"Here, we don't have to give anybody any explanations. My boyfriend and I ask for a double bed, and nobody gives you a second look," David Molina, a fit 32-year-old fashion stylist from Spain, told AFP at the upscale bar of the hotel, the first international branch of Barcelona's Axel Hotel.
"I like the hotel for a lot of reasons, but essentially because it makes a lot of things a bit easier for me. I feel more comfortable here," added Molina who works with international fashion houses and visits this sprawling city often.
His comments suggest that traditional values, machismo and discrimination are not exactly a thing of the past.
"Here I can hold my partner's hand, or give him a kiss in the bar, without inviting any uncomfortable sideways glances," Molina said.
With more than 12 million people, cosmopolitan Buenos Aires has gradually become more and more gay-friendly, with bars, restaurants, guest houses and now a five-star hotel meant for them.
Buenos Aires leapt to the forefront of Latin American capital cities when civil unions for same-sex couples were legalized in 2002.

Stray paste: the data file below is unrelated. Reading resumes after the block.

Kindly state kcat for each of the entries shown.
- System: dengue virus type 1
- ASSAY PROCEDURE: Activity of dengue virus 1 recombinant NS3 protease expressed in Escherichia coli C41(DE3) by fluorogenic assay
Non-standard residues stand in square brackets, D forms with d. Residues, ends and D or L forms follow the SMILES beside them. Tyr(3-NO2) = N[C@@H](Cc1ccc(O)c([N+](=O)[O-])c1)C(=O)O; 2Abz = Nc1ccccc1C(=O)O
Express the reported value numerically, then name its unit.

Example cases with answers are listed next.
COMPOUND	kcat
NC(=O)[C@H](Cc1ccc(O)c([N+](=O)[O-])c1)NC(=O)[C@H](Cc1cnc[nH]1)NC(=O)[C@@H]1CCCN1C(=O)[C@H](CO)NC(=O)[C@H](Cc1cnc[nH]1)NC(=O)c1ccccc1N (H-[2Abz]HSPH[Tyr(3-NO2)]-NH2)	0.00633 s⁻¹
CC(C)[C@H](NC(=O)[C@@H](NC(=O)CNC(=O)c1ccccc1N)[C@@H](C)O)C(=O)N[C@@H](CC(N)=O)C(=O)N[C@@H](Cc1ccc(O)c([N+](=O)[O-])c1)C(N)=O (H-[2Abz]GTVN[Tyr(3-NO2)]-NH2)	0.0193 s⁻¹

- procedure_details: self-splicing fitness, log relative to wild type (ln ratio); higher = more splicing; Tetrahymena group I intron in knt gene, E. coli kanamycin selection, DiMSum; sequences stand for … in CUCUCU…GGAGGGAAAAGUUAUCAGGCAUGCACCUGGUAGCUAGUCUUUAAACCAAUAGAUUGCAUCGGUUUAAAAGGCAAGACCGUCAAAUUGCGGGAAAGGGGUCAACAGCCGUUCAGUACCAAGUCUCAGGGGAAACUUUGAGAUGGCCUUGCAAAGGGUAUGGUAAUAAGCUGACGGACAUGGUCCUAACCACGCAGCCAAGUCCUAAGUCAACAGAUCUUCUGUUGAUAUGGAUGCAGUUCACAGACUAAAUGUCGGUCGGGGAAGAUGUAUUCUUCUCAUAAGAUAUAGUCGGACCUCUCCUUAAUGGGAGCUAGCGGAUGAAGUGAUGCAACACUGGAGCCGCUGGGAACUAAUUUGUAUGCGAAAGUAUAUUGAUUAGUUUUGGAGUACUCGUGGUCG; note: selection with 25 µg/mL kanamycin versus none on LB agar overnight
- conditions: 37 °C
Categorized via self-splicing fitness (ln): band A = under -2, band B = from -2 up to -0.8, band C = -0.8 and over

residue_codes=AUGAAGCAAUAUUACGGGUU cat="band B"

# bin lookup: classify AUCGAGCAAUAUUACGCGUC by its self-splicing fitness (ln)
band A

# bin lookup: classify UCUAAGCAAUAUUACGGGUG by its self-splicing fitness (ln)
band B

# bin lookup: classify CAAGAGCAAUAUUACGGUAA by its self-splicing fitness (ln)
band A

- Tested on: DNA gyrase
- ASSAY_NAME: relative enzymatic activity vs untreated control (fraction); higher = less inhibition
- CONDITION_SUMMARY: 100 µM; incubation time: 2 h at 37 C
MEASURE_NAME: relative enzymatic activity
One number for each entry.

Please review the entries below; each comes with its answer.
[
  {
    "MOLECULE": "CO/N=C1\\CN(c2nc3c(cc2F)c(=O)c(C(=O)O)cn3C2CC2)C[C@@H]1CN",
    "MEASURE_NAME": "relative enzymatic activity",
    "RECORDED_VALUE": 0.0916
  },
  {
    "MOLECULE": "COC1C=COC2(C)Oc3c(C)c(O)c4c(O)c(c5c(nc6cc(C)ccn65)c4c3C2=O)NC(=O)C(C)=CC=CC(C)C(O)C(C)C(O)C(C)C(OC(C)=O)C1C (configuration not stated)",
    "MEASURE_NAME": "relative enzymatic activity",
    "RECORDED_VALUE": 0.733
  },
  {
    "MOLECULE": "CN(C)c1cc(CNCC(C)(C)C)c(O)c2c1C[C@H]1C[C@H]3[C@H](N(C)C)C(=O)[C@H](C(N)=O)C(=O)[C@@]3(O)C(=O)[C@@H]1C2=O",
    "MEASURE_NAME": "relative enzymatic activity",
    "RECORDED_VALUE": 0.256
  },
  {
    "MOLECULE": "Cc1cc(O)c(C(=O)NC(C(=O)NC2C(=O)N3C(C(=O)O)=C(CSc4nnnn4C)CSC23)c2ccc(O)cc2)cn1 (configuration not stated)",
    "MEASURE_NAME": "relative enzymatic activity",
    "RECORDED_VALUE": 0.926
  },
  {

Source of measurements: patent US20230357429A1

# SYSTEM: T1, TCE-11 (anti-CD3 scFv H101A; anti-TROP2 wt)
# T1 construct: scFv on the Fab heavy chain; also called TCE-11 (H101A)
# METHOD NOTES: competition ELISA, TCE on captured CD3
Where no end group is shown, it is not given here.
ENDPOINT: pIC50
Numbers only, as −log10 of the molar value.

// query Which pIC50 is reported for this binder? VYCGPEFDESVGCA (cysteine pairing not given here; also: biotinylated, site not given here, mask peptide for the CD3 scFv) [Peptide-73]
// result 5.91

This year, it was host of a gay football World Cup.
Experts estimate that a hefty 20 percent of tourists who visit Buenos Aires are gay. That means 300,000 gay visitors a year who spend 600 million dollars in the city, according to industry figures.
The Axel is looking to cash in on the potentially big and lucrative market niche.
"When you travel a lot, it can be cold having to live in hotels. But this is different. We gays are looking for something extra; a different way of thinking and cutting edge design. We are interested in the details," said Molina.
"We are more refined people, more polished" Molina said of gays. "We like to be surrounded with beautiful things, we appreciate design. And this place comes through on all those levels."
The hotel, in the trendy San Telmo district where there are other gay-oriented businesses, was designed by the Spanish architect Inigo Hernandez Tofe.
For Molina, the world is well aware that gays are worthwhile consumers, for their economic heft.
"We are a really attractive market because we do not have a family, a wife and kids to take care of. We are on our own, and what we earn we spend on ourselves," said Molina, adding that homosexuals may be more likely to travel more often, as they are not waiting for kids' school breaks.
He said that while in his view discrimination against gays and lesbians was decreasing, many people still react with disapproval when homosexuals show each other any public affection.
So after a day of working out, swimming, a tour and some drinks, he and an Italian friend, enclosed in a glass elevator, were off to enjoy their home away from home.